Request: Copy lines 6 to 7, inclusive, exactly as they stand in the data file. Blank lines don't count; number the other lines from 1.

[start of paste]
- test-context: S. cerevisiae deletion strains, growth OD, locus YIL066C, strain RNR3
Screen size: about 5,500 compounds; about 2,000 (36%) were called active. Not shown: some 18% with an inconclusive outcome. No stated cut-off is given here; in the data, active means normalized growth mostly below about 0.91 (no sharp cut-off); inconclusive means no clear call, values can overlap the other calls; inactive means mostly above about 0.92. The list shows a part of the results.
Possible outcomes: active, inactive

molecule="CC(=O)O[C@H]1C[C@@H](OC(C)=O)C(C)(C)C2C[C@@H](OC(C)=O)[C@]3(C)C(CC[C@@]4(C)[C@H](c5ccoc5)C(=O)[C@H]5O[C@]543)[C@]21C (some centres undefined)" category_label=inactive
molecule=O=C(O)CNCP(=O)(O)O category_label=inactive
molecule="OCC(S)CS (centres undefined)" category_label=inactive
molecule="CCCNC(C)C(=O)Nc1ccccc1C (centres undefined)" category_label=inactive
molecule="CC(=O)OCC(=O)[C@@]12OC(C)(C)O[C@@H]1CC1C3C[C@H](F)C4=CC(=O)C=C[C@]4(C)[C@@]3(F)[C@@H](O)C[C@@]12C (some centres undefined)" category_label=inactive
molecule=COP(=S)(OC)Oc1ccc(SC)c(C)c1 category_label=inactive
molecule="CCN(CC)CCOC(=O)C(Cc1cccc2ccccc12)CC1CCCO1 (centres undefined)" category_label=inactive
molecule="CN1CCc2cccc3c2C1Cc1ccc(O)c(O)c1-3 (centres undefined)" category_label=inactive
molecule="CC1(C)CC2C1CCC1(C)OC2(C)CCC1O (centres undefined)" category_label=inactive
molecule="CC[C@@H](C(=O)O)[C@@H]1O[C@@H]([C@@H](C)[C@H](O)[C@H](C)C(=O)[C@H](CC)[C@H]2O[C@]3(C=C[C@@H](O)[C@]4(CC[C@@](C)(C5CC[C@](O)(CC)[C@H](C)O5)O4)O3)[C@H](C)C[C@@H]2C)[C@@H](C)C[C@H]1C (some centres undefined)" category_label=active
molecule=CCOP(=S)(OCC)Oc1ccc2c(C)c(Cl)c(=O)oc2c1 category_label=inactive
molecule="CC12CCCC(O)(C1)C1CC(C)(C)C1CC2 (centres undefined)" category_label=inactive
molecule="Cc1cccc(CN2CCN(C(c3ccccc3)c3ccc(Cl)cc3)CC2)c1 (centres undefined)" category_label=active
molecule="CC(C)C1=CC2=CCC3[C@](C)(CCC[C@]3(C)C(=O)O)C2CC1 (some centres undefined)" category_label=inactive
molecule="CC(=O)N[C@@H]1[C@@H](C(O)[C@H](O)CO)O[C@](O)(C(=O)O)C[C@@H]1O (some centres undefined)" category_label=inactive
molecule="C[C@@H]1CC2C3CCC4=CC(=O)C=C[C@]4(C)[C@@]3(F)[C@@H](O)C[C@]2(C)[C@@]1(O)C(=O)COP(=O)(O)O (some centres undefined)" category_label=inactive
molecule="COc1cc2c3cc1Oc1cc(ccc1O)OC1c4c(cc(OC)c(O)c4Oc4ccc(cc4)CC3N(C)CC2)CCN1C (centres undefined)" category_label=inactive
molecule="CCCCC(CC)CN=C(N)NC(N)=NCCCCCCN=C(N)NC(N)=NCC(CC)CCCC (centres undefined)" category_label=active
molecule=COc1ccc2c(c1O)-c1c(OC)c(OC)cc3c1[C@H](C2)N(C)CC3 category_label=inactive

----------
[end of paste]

molecule="OCC(S)CS (centres undefined)" category_label=inactive
molecule="CCCNC(C)C(=O)Nc1ccccc1C (centres undefined)" category_label=inactive